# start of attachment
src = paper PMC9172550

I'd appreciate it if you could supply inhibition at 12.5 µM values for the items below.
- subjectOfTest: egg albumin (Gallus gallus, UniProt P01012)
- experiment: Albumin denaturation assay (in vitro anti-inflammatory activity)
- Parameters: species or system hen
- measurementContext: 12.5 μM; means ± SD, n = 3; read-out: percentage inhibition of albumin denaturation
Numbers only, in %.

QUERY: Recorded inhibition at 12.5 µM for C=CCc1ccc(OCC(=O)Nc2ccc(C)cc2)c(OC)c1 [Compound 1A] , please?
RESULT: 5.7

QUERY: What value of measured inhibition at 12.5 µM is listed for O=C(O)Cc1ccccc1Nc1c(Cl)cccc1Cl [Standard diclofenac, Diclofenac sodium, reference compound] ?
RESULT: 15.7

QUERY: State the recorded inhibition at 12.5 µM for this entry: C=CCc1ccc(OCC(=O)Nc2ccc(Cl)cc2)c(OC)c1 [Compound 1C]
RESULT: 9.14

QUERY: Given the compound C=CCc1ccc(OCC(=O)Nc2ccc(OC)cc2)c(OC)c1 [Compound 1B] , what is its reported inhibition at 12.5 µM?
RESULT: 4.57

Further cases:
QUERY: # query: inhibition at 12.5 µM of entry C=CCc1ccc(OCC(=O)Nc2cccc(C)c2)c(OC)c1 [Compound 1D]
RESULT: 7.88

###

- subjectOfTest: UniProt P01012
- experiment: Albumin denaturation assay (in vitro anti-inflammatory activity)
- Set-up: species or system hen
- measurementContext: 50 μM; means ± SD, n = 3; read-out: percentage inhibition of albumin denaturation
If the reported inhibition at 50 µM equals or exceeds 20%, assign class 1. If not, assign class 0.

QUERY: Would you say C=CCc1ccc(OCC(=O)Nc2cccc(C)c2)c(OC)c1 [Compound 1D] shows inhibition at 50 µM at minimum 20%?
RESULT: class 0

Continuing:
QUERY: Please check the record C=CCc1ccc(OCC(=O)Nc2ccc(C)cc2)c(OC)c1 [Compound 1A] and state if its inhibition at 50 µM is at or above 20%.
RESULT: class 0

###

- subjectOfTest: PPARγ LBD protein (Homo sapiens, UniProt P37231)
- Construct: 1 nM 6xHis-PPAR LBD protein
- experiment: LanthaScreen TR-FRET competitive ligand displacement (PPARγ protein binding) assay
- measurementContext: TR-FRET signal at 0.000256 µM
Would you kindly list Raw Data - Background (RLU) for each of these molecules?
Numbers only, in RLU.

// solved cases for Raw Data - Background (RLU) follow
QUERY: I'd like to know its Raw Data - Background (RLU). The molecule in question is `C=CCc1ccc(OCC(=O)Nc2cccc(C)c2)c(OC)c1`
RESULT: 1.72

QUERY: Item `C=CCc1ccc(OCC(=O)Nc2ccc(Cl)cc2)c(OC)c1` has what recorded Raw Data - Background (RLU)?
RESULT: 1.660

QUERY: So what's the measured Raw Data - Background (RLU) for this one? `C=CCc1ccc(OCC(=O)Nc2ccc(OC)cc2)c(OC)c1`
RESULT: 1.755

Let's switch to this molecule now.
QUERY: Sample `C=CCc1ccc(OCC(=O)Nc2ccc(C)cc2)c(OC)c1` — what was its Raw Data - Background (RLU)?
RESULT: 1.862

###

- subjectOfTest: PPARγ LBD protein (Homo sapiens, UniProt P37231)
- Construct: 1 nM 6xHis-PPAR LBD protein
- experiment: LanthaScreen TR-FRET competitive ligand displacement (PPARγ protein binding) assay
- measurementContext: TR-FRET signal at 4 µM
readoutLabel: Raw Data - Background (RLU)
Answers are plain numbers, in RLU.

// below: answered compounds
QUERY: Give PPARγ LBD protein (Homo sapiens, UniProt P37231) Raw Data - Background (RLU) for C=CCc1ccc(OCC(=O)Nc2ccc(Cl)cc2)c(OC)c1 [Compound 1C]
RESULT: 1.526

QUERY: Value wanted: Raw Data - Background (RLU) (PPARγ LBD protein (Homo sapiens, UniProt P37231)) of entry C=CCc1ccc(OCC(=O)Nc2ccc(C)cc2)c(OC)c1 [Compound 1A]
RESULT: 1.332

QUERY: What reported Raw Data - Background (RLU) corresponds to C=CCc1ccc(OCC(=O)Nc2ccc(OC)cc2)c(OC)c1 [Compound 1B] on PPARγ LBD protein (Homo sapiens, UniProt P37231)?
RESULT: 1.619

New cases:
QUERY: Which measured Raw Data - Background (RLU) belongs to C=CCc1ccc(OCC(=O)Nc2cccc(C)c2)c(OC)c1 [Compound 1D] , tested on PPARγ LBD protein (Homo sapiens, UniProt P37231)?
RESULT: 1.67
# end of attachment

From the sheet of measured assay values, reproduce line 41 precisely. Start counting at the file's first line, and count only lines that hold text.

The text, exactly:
RESULT: 1.660